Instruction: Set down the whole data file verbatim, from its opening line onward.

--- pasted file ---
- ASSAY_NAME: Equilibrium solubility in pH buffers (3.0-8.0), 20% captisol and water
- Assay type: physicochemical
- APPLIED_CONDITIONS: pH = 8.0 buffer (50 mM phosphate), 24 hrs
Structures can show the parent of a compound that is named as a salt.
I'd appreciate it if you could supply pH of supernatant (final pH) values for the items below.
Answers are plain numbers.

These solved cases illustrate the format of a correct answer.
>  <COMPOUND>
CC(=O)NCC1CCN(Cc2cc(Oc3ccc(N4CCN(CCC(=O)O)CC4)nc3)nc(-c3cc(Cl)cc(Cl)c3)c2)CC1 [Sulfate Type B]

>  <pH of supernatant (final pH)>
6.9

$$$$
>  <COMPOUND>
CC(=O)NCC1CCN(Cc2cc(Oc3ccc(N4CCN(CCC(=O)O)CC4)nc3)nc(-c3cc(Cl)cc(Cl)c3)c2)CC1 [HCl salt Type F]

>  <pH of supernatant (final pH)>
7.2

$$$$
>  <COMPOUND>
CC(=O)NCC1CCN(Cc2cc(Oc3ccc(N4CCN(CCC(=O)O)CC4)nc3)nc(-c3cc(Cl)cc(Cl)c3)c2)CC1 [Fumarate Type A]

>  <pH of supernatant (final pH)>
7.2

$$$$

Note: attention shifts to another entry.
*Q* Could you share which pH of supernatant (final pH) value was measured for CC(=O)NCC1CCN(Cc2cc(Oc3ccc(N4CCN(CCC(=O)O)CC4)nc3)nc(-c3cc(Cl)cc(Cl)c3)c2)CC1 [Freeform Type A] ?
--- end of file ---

- ASSAY_NAME: Equilibrium solubility in pH buffers (3.0-8.0), 20% captisol and water
- Assay type: physicochemical
- APPLIED_CONDITIONS: pH = 8.0 buffer (50 mM phosphate), 24 hrs
Structures can show the parent of a compound that is named as a salt.
I'd appreciate it if you could supply pH of supernatant (final pH) values for the items below.
Answers are plain numbers.

These solved cases illustrate the format of a correct answer.
>  <COMPOUND>
CC(=O)NCC1CCN(Cc2cc(Oc3ccc(N4CCN(CCC(=O)O)CC4)nc3)nc(-c3cc(Cl)cc(Cl)c3)c2)CC1 [Sulfate Type B]

>  <pH of supernatant (final pH)>
6.9

$$$$
>  <COMPOUND>
CC(=O)NCC1CCN(Cc2cc(Oc3ccc(N4CCN(CCC(=O)O)CC4)nc3)nc(-c3cc(Cl)cc(Cl)c3)c2)CC1 [HCl salt Type F]

>  <pH of supernatant (final pH)>
7.2

$$$$
>  <COMPOUND>
CC(=O)NCC1CCN(Cc2cc(Oc3ccc(N4CCN(CCC(=O)O)CC4)nc3)nc(-c3cc(Cl)cc(Cl)c3)c2)CC1 [Fumarate Type A]

>  <pH of supernatant (final pH)>
7.2

$$$$

Note: attention shifts to another entry.
*Q* Could you share which pH of supernatant (final pH) value was measured for CC(=O)NCC1CCN(Cc2cc(Oc3ccc(N4CCN(CCC(=O)O)CC4)nc3)nc(-c3cc(Cl)cc(Cl)c3)c2)CC1 [Freeform Type A] ?